Returns a true value if the given handle has experienced any errors since it was opened or since the last call to clearerr, or if the handle is invalid. It only returns false for a valid handle with no outstanding errors.


Clear the given handle's error indicator. Returns -1 if the handle is invalid, 0 otherwise.


sync synchronizes a file's in-memory state with that on the physical medium. sync does not operate at the perlio api level, but operates on the file descriptor (similar to sysread, sysseek and systell). This means that any data held at the perlio api level will not be synchronized. To synchronize data that is buffered at the perlio api level you must use the flush method. sync is not implemented on all platforms. Returns ``0 but true'' on success, undef on error, undef for an invalid handle. See fsync(3c).


flush causes perl to flush any buffered data at the perlio api level. Any unread data in the buffer will be discarded, and any unwritten data will be written to the underlying file descriptor. Returns ``0 but true'' on success, undef on error.

$io->printflush ( ARGS )

Turns on autoflush, print ARGS and then restores the autoflush status of the IO::Handle object. Returns the return value from print.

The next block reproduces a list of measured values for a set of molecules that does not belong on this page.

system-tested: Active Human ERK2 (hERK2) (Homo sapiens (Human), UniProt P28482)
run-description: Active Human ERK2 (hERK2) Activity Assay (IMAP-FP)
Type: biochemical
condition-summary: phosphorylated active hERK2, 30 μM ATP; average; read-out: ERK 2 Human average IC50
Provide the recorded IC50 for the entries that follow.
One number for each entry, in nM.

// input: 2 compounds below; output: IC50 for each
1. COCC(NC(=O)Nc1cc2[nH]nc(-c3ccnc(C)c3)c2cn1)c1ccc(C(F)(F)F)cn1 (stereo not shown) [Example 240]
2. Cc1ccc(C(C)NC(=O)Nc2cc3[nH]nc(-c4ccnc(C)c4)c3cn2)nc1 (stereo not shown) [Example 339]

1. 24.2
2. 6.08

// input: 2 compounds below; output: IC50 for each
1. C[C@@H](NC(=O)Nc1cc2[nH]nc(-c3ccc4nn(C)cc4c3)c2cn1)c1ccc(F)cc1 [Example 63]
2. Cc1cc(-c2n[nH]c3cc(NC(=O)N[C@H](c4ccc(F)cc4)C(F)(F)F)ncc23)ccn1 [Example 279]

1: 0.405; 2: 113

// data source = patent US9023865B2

$io->blocking ( [ BOOL ] )

If called with an argument blocking will turn on non-blocking IO if BOOL is false, and turn it off if BOOL is true.

blocking will return the value of the previous setting, or the current setting if BOOL is not given.

If an error occurs blocking will return undef and $! will be set.

If the C functions setbuf() and/or setvbuf() are available, then IO::Handle::setbuf and IO::Handle::setvbuf set the buffering policy for an IO::Handle. The calling sequences for the Perl functions are the same as their C counterparts--including the constants _IOFBF, _IOLBF, and _IONBF for setvbuf()--except that the buffer parameter specifies a scalar variable to use as a buffer. You should only change the buffer before any I/O, or immediately after calling flush.